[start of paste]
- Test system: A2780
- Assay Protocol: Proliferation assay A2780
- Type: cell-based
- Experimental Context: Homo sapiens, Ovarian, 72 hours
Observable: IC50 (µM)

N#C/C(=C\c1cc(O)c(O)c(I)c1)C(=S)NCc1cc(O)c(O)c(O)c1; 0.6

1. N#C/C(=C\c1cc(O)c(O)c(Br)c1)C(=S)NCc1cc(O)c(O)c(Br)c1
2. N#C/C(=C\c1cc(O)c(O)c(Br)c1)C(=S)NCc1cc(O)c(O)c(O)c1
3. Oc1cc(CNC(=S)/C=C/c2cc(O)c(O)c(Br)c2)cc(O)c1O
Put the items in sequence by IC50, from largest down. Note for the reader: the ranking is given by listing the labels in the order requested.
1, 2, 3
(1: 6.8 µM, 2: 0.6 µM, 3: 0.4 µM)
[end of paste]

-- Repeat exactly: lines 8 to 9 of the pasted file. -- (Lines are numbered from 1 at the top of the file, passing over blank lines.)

2. N#C/C(=C\c1cc(O)c(O)c(Br)c1)C(=S)NCc1cc(O)c(O)c(O)c1
3. Oc1cc(CNC(=S)/C=C/c2cc(O)c(O)c(Br)c2)cc(O)c1O